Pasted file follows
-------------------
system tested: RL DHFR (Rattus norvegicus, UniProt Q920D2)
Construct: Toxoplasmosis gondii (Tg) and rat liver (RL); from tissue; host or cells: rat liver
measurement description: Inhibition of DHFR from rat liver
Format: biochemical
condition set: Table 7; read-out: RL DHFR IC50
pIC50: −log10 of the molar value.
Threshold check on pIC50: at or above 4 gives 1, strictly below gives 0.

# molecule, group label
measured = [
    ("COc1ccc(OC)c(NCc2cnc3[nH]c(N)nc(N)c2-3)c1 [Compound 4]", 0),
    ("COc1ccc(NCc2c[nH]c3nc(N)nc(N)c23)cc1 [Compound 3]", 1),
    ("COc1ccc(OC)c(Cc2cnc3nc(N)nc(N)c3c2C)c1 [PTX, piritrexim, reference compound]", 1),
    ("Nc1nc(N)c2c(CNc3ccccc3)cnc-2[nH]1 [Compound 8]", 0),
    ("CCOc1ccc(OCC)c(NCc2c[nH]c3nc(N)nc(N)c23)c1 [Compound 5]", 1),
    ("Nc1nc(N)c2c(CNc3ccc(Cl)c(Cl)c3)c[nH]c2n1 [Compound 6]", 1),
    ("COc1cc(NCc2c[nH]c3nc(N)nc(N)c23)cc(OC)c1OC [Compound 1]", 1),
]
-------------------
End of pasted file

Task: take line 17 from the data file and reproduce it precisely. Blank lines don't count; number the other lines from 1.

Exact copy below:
]